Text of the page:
Explain Kant's theory of Duty as the basis for morality

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Char Ayoub

Explain Kant’s theory of Duty as the basis for morality. (33)

Kant (1724-1804) lived a totally uneventful life in Königsberg, East Prussia and was a key figure in the European Enlightenment. He was influenced by the scientist known for discovering gravity, Isaac Newton. Kant viewed the universe in a very mechanistic way, i.e., things operated according to fixed rules and emphasised the pre-eminence of reason as an authority for knowledge. It was this emphasis on reason that lead him towards his deontological theory, therefore he was concerned with the actions, not the consequences.

Kant’s theory is deontological because it’s based on duty. To act morally is to do one’s duty, and one’s duty is to obey the moral law. Kant believed that we should not be influenced by feeling and inclination, we should not act out of love or compassion but only out of duty. He also believed that it isn’t out duty to do thing were unable to do. For Kant, the pure fact the we ought to do something implies that it is actually possible. Moral statements are said to be prescriptive, they prescribe an action. An ‘ought’ implies a ‘can’.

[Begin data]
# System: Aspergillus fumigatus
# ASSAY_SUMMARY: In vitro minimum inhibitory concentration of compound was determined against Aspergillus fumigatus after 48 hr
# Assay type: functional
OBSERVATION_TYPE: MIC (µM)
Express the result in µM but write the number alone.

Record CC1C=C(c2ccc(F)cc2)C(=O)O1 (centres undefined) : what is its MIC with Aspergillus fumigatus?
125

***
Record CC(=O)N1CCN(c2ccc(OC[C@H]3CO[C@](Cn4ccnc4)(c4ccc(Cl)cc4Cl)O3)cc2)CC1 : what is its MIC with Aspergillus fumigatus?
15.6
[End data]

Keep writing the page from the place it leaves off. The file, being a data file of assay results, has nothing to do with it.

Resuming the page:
Kant goes on to say that every human seeks an ultimate end called the supreme good, the summum bonum- a state in which human virtue and happiness are united. However, since it is impossible for humans to achieve such a state in one lifetime, he deduced that we had to have immortal souls to succeed. Although Kant rejected theological arguments for the existence of God, his ethical theory assumes immortality and God’s existence. Kant believed that God must exist to provide an opportunity for reaching this supreme good. So, for Kant, morality leads to God.

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Kant believed that there is an objective moral law and that we know this law through our reason. We know the moral law without reference to any consequences.

“Two things fill the mind with ever new and increasing admiration and awe the oftener and more steadily we reflect on them: the starry heavens above me and the moral law within me. I do not merely conjecture them and see the as thought obscured in darkness or in the transcendent region beyond my horizon: I see them before me, and I associate them directly with the consciousness of my own existence.” ...

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